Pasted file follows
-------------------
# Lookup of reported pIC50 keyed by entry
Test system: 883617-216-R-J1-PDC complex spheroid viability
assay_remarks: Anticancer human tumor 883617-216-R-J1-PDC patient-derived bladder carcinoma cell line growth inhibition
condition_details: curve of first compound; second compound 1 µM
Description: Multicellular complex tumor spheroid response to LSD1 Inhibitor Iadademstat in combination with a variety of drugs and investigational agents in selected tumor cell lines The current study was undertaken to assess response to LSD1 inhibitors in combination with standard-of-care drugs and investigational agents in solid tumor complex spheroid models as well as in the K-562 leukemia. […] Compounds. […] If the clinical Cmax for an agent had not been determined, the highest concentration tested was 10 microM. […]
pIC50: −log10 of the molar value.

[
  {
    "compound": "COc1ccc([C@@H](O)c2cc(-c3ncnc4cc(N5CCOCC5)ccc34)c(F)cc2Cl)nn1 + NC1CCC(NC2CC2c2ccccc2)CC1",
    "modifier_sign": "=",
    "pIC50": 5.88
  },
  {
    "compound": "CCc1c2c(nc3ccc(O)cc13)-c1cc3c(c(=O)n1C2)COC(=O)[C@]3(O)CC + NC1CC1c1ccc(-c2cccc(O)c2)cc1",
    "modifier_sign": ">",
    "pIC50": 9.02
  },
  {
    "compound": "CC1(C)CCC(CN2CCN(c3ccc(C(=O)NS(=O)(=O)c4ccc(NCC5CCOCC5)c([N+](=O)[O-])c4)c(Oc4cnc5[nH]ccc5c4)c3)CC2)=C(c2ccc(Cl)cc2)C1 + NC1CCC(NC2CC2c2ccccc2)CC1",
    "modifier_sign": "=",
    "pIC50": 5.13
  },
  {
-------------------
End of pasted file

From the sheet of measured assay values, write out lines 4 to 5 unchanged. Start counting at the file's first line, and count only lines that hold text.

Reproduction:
condition_details: curve of first compound; second compound 1 µM
Description: Multicellular complex tumor spheroid response to LSD1 Inhibitor Iadademstat in combination with a variety of drugs and investigational agents in selected tumor cell lines The current study was undertaken to assess response to LSD1 inhibitors in combination with standard-of-care drugs and investigational agents in solid tumor complex spheroid models as well as in the K-562 leukemia. […] Compounds. […] If the clinical Cmax for an agent had not been determined, the highest concentration tested was 10 microM. […]